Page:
Internal audit’s involvement in enterprise-wide risk management
This thesis by publication examines the involvement of the internal audit function (IAF) in enterprise-wide risk management (ERM). The thesis consists of three papers based on a sequential mixed methods design comprising a survey in Stage 1 and semi-structured interviews in Stage 2, both conducted with the chief audit executives (CAE). The thesis aims to further our understanding of ERM by investigating the following three central research questions:
1) What is the current extent and effectiveness of internal audit's involvement in ERM-related roles and how are they expected to change in future? (Paper One)
2) What is the impact of various governance, risk management, and IAF factors on the level of IAF’s involvement in ERM-related roles? (Paper Two)
3) How relevant and appropriate is the three lines of defence model in relation to internal audit’s involvement in ERM? (Paper Three)
Paper 1 undertakes comprehensive investigation into the IAF's involvement in various ERM-related roles, including core assurance roles, legitimate consulting roles, and inappropriate management roles. By conducting an online survey with Australian CAEs representing a cross section of organisational types, size, sectors, and industries, this paper presents important empirical evidence on the IAF' s post global financial crisis practices in ERM regarding: 1) the IAF' s current extent of involvement in ERM; 2) expected future changes; and 3) the effectiveness of the IAF's ERM-related roles. The results of this study indicate that, despite consensus as to the value of internal audit's involvement in ERM, internal auditors spend only a limited to moderate amount of time on most of the ERM-related assurance and consulting roles. Internal audit's efforts and effectiveness tend to be skewed towards assurance relative to consulting roles, with the focus being on assessing the management of key risks, a trend that is expected to continue over the coming years. Participants are found to assume some extent of management responsibilities in ERM, raising potential concern as to the appropriateness of such roles in current internal audit practice and impact of such involvement on the IAF's dependence and objectivity.
Paper 2 investigates how the IAF's extent of involvement in ERM is associated with various organisational factors. By adopting a contingency theory perspective, three categories of organisational and IAF factors (i.e., governance, risk management, and IAF attributes) are investigated in terms of their correlation with the extent of IAF involvement in ERM-related assurance, consulting, and management roles using a multi-regression model. Data was collected utilising an online survey questionnaire with Australian CAEs representing a cross section of organisational types, size, sectors, and industries. The results indicate that senior management support for the IAF's involvement in ERM is a significant driver for the IAF's involvement in ERM. In-house IAFs have significantly higher involvement in ERM relative to outsourced IAFs. Other risk management factors (e.g., risk maturity, existence of risk function) and IAF characteristics (e.g., IAF age, budget) examined were found to be significantly associated with the IAF's ERM-related roles, although the influence of these factors do not apply uniformly across different types of roles.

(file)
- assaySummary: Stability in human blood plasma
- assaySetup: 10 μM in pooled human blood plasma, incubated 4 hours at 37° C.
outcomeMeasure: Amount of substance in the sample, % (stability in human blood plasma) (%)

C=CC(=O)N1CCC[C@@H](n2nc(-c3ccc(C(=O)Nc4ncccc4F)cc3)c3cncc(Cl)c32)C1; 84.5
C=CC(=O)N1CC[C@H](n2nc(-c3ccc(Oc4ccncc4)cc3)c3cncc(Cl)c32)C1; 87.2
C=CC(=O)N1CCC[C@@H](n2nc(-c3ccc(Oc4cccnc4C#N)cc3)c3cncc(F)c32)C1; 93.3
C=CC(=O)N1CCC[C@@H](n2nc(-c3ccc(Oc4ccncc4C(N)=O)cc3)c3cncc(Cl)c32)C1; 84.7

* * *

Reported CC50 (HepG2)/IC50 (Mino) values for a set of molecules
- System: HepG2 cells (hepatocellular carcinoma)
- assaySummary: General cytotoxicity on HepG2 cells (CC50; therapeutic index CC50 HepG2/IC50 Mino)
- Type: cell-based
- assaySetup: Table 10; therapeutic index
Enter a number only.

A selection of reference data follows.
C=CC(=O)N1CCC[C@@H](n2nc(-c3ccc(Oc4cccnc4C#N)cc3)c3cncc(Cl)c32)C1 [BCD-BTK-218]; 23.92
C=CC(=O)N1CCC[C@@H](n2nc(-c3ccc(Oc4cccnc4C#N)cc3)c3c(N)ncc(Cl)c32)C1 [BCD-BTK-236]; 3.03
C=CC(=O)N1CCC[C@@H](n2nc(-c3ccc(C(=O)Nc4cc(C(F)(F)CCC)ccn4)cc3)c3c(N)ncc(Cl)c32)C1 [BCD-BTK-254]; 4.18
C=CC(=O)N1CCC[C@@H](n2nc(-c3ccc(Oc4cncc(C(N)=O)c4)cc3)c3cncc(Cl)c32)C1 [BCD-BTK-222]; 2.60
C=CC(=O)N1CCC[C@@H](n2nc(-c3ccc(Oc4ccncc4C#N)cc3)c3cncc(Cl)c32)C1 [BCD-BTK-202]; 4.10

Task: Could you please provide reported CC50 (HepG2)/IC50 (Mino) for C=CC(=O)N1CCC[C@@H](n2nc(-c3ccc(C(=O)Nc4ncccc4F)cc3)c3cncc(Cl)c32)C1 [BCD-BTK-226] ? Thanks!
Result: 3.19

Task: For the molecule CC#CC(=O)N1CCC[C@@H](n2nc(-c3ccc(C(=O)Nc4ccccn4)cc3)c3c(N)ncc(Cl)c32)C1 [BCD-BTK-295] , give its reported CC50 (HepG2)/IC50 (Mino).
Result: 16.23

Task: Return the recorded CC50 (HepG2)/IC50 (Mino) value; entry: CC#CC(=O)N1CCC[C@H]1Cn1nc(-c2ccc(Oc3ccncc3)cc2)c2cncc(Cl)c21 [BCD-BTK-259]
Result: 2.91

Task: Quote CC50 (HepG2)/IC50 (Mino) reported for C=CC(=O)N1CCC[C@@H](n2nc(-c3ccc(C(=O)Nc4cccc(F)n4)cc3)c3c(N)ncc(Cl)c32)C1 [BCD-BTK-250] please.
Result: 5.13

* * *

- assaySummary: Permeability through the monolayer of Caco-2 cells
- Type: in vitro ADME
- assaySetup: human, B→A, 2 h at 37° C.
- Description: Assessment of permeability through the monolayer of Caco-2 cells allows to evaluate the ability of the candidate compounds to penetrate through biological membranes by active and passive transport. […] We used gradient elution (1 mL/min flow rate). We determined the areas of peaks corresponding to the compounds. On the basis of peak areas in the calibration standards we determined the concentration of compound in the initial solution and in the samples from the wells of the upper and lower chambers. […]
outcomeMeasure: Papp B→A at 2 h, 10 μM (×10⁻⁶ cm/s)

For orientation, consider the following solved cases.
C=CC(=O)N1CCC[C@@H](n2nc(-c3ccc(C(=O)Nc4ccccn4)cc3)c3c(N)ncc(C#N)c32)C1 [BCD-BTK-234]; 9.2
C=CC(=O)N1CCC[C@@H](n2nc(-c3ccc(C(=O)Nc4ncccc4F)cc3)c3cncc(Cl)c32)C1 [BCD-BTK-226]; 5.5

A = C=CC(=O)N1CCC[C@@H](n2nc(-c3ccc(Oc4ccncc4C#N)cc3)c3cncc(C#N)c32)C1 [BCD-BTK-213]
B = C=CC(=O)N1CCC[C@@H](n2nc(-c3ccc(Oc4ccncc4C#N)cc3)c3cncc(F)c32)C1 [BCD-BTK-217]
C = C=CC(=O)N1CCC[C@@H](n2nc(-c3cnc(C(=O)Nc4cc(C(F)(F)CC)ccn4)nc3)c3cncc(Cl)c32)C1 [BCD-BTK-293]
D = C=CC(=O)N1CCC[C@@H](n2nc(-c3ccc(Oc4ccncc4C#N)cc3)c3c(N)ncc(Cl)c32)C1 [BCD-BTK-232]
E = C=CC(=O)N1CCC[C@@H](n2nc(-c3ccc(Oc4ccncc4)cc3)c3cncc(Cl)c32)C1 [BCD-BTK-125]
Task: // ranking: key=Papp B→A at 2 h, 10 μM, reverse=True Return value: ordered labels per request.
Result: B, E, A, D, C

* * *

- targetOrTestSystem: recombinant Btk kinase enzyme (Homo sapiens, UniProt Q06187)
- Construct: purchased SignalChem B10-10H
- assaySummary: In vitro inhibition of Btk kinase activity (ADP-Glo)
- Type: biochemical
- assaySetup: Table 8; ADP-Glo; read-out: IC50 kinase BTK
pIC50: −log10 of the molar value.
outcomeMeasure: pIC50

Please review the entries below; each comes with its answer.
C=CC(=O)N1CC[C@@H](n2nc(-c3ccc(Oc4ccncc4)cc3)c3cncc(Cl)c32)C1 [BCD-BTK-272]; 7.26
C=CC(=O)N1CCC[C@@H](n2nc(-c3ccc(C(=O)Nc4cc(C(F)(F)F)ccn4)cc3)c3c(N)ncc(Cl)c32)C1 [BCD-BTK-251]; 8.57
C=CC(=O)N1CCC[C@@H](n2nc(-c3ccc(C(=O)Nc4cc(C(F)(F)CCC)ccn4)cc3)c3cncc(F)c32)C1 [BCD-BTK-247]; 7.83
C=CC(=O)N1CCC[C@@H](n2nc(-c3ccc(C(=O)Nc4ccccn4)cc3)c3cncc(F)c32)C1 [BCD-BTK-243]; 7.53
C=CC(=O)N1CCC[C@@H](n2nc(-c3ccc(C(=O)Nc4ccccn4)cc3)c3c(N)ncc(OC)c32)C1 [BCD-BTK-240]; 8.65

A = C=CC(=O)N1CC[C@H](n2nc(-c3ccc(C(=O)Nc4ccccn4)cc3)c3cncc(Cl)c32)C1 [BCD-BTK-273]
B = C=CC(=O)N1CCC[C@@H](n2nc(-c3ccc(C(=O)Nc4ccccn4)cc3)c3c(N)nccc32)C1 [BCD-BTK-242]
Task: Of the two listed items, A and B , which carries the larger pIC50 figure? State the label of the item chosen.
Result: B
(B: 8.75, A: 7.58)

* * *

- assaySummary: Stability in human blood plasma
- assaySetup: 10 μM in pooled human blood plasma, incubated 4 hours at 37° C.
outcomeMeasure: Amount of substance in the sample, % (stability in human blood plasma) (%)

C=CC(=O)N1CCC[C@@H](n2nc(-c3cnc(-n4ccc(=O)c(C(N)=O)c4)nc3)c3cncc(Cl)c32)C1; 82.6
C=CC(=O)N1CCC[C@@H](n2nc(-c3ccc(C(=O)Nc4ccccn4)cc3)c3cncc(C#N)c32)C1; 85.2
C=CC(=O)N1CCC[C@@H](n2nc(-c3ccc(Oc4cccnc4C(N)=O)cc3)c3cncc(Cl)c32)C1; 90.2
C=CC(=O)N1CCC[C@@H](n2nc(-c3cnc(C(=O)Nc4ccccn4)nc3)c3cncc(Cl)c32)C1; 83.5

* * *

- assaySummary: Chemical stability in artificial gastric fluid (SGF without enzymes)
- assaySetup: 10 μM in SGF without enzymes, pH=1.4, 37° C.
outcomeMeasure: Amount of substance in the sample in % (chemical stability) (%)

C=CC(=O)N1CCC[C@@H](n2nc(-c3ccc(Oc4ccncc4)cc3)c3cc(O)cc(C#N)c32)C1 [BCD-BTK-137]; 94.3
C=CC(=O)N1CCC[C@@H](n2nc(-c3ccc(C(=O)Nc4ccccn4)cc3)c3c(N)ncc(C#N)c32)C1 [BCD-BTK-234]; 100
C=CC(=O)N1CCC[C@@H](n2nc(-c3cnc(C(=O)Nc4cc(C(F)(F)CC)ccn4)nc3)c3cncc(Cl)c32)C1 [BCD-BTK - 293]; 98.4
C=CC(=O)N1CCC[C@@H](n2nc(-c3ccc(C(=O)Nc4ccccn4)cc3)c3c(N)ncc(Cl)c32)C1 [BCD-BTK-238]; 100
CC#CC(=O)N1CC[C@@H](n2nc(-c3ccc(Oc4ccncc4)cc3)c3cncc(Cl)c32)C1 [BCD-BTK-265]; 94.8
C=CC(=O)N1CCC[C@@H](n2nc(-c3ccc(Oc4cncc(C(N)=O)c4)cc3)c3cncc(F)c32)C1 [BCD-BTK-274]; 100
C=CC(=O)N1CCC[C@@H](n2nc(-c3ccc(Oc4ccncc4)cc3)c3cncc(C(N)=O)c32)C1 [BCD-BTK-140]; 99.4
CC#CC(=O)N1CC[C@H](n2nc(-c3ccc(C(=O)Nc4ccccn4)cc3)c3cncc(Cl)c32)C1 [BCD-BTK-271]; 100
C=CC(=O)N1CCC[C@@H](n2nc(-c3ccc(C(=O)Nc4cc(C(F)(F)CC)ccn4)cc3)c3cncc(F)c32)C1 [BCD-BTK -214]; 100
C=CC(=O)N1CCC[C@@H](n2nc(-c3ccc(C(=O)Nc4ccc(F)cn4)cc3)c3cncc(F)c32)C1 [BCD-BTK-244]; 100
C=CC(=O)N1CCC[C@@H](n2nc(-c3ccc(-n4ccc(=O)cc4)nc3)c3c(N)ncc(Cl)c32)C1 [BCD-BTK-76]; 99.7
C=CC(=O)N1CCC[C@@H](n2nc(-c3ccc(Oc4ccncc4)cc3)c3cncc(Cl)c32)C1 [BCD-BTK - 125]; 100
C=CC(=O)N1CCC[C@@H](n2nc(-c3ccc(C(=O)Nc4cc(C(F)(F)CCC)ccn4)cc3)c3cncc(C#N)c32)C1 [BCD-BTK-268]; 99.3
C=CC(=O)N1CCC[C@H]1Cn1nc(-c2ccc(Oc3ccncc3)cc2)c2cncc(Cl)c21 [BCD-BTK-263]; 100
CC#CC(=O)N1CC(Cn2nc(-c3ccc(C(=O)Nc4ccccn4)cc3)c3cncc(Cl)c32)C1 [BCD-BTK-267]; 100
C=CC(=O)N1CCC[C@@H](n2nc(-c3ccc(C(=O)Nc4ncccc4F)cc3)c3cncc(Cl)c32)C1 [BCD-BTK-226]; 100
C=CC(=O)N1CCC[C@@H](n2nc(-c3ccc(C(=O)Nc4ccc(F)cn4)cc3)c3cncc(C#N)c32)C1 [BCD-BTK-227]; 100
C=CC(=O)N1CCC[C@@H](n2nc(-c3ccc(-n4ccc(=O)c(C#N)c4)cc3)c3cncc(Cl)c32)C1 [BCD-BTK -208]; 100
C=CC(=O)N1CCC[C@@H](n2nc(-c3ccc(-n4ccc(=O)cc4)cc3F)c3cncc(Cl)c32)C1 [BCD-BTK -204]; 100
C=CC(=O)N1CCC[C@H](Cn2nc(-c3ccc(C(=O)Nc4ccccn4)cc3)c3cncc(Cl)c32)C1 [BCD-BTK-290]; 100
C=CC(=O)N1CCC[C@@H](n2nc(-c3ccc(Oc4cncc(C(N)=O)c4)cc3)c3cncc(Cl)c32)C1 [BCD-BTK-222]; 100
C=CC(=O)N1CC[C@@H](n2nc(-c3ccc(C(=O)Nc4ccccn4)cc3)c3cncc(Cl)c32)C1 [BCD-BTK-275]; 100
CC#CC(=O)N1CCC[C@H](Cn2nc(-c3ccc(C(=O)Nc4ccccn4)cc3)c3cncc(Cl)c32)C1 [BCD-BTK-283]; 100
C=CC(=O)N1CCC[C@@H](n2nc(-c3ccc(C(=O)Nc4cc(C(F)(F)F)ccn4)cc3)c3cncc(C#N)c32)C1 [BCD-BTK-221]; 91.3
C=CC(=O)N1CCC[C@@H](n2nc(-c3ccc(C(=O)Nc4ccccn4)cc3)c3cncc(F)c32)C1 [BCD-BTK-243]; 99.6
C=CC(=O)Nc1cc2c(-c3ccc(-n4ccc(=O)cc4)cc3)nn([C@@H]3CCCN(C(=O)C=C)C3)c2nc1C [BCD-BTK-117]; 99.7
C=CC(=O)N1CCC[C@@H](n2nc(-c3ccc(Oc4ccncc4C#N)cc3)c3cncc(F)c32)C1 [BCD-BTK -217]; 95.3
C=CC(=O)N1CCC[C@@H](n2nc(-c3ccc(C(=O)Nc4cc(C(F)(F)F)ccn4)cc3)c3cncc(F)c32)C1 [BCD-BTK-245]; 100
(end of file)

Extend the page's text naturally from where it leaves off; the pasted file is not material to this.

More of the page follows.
Paper 3 investigates internal audit's involvement in risk management, specifically within the context of the three lines of defence (TLOD) model. A stakeholder theory perspective was adopted to analyse the qualitative data collected using semi-structured interviews with 12 internal audit practitioners at the CAE or partner level (for external providers of internal auditing services). The results suggest that the TLOD model is generally perceived as a robust and appropriate model for assigning roles and responsibilities in relation to risk management across the key stakeholders, including the IAF. However, several challenges were reported regarding the application of this model, especially in relation to the IAF' s involvement in ERM, relating to the lack of: 1) clarity and understanding of the roles across the three lines; 2) risk maturity in the organisation; and 3) communication, coordination, and collaboration across key governance parties. The findings of this study confirm the practice of 'blurring oflines', with the IAF performing advisory and management ERM roles in practice. However, participants suggested that 'blurring of lines' should not be the norm but rather a temporary solution in the organisation's transition phase towards higher levels of risk maturity. The results also indicate that internal auditors' independence was greatly valued by participants, with several safeguards being adopted by the IAF to protect its independence when there was danger of 'blurring of lines' in ERM.